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Aunt Thelma's sits among the other storefronts in Kensington Market and supplies wide-width dress shoes and empowering graphic tees.
The shop with a big, open garage door right on Kensington Avenue is whereCrow's Nest Barbershopfirst opened before moving down the street and was home to theKing of Kensingtonthrift store for a while after that.
The latest tenant, Aunt Thelma's, appears to be not only in the business of selling shoes and t-shirts, but women's empowerment.
The walls are the giveaway, covered in posters of iconic women and women of colour.
Ellen Barton named the shop after a powerful woman in her own life, her "favourite" aunt who passed away when Barton was just 16.
Barton tells me she's quite selective with who makes it on her wall and will give anyone who asks a full rundown of every face in her store.
Whoopi Goldberg, Serena Williams, Lizzo, Nikki Giovanni, Kamala Harris and Ida B. Wells all have a place.
Claudette Colvin, who refused to go to the back of a segregated bus at 15 (but didn't receive the same amount of attention as Rosa Parks because of her teen pregnancy) is also featured, along with the first self-made Black woman millionaire in America, Madame C.J. Walker.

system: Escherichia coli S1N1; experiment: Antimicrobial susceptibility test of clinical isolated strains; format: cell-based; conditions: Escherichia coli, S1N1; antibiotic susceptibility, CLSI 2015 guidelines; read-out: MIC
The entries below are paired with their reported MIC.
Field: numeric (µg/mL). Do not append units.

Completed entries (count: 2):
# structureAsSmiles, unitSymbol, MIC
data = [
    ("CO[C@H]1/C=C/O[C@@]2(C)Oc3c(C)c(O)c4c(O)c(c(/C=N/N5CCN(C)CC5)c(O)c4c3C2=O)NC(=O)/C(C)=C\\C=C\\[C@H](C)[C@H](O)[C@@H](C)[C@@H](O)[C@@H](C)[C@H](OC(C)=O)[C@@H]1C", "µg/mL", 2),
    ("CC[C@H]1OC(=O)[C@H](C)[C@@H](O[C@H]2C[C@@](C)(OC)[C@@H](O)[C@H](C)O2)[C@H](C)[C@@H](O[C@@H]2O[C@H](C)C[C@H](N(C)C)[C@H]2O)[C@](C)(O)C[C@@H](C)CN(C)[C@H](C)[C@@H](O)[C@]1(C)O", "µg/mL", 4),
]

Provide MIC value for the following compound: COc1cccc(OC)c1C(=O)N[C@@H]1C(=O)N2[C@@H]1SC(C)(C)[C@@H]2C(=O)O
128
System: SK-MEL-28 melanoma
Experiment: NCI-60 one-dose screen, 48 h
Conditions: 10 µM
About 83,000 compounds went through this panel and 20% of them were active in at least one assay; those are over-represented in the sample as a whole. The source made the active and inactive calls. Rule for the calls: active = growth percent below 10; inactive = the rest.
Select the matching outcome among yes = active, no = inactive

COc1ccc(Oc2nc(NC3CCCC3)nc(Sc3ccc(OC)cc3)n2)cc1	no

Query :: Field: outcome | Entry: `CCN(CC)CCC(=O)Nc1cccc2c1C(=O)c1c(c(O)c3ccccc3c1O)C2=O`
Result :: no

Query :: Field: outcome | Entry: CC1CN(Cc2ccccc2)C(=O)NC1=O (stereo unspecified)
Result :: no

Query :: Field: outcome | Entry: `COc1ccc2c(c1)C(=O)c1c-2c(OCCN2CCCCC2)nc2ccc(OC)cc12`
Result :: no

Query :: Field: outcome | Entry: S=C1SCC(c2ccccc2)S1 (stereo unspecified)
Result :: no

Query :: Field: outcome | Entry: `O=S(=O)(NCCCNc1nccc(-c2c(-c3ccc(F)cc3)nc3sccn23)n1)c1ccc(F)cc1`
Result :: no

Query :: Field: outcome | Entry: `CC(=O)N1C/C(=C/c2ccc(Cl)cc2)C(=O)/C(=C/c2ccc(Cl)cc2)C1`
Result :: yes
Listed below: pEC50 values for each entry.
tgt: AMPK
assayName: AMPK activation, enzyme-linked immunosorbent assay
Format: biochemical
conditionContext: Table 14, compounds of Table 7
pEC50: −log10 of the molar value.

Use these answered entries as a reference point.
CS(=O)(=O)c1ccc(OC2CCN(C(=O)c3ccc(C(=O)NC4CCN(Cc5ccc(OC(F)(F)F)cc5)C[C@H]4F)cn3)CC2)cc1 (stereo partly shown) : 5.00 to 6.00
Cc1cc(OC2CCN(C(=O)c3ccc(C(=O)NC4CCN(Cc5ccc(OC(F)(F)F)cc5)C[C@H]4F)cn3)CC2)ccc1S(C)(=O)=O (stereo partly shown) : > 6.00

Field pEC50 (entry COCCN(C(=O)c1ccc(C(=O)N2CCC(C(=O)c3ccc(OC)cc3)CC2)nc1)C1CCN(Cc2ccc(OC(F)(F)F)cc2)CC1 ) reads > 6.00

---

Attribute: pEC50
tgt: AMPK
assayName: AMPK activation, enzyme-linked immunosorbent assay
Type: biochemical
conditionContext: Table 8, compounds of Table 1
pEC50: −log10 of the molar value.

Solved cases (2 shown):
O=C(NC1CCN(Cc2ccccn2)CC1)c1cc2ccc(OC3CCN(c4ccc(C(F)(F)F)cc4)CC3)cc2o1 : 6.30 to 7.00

Some of the biggest women in jazz and r&b like Big Mama Thornton, Ella Fitzgerald, Billie Holiday, Aretha Franklin, Bessie Smith and Ethel Waters adorn the wall and boom out of Barton's sound system.
When it comes to shoes, Aunt Thelma's is an exclusive Canadian retailer of a new wide-width shoe brand, moreISH. They are made wider than other high heels and are fashioned after various national flags.
These are available in half sizes and up to size 12, though Barton will soon be bringing in sizes 13, 14 and 15 for all of her shoes.
Other brands carried include Floral and Peerage, both of which are fairly well-known wide-width shoe suppliers, and styles range from glammy heels to more casual slip-ons.
The shoes come from international manufacturers while the t-shirts are made in Canada. One is a nod to Harriet Tubman with the words "We Out" and the date she escaped from slavery.
Others include "Woman Up" in bold letters and a Rosa Parks shirt that reads nothing but "Nah" and the date she was arrested for refusing to give up her seat on the bus to a white man. All go for $25.
A double basketball net can be found near the front of the store and a foosball table is at the back, plus, customers are encouraged to hopscotch in and out of the shop. These playful touches make sense after meeting Barton, one of those forever-young types.
Soon wigs and eyebrow threading will be available on the lower level and open-mic, spoken-word nights might even be held here in the future.